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  8.  59
    Bioethics and Cancer: When the Professional Becomes Personal.Rebecca Dresser - 2011 - Hastings Center Report 41 (6):14-18.
    In 2006, I was diagnosed with cancer. This began a crash course in real-world medical ethics. Having cancer was awful, but it was instructive, too. The experience gave me a new understanding of what my profession is about. Individuals in the bioethics field often address topics related to cancer, such as medical decision-making, the patient-physician relationship, clinical trials, and access to health care. Yet few engaged in this work have lived with cancer themselves. Experience as a cancer patient or family (...)
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  9.  7
    First-in-Human Trial Participants: Not a Vulnerable Population, but Vulnerable Nonetheless.Rebecca Dresser - 2009 - Journal of Law, Medicine and Ethics 37 (1):38-50.
    The 21st-century translational science campaign could lead to an increase in first-in-human trials. As tests of investigational interventions move from the laboratory to human research, scientists, officials, and review committees should address ongoing concerns about the ethics of FIH trials. In this article, I describe three ethical considerations relevant to all FIH trials: the requirement for adequate preclinical research; study design safeguards; and choice of subject population. I also examine specific ethical considerations relevant to the three subject populations involved in (...)
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  10.  3
    Stem Cell Research as Innovation: Expanding the Ethical and Policy Conversation.Rebecca Dresser - 2010 - Journal of Law, Medicine and Ethics 38 (2):332-341.
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  11.  8
    Treatment Decisions and Changing Selves.Rebecca Dresser - 2015 - Journal of Medical Ethics 41 (12):975-976.
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  12.  14
    Subversive Subjects: Rule‐Breaking and Deception in Clinical Trials.Rebecca Dresser - 2013 - Journal of Law, Medicine and Ethics 41 (4):829-840.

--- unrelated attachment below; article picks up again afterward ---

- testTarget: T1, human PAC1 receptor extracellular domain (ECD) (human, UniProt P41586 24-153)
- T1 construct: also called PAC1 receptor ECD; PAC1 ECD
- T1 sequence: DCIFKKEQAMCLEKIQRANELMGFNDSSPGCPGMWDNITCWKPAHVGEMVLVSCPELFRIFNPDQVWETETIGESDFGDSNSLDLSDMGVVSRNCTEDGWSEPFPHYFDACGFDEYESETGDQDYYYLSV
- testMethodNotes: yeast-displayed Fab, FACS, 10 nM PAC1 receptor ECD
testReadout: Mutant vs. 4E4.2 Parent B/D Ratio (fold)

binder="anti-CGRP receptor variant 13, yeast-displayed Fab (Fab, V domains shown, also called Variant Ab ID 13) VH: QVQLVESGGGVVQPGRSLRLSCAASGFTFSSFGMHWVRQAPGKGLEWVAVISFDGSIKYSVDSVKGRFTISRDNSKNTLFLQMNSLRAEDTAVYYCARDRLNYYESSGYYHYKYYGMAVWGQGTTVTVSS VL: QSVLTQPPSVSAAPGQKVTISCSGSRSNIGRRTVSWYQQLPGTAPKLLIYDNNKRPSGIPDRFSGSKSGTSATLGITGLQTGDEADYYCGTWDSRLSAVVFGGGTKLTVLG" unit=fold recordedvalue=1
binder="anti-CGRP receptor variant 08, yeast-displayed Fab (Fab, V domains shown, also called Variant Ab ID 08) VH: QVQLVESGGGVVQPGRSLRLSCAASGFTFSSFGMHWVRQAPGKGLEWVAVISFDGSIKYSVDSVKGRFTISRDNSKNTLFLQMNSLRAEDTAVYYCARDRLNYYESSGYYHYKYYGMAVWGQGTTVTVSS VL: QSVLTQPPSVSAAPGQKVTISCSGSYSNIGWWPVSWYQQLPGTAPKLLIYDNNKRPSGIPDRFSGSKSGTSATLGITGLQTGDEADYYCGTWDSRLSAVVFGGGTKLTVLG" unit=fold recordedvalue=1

Research subjects do not always conform to research requirements. When their personal interests conflict with the demands of participation, some subjects surreptitiously break the rules. These subjects are subversive — they undermine the research endeavor. In rejecting the restrictions research imposes, subversive subjects diminish the value of research results. From one vantage point, subversive subjects engage in unethical behavior. They create risks to themselves and others; they also disregard ethical responsibilities to adhere to research agreements and tell the truth. At (...)
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  13.  20
    The Ubiquity and Utility of the Therapeutic Misconception.Rebecca Dresser - 2002 - Social Philosophy and Policy 19 (2):271-294.
    The term “therapeutic misconception” was coined in 1982 by Paul Appelbaum, Loren Roth, and Charles Lidz. Appelbaum and his colleagues interviewed participants in several psychiatric studies, including a drug trial with a placebo control arm. Appelbaum's group found that many people were unaware of the differences between participating in a study and receiving treatment in the clinical setting. Rather than understanding these differences, study participants tended to believe that therapy and research were governed by the same primary goal: to advance (...)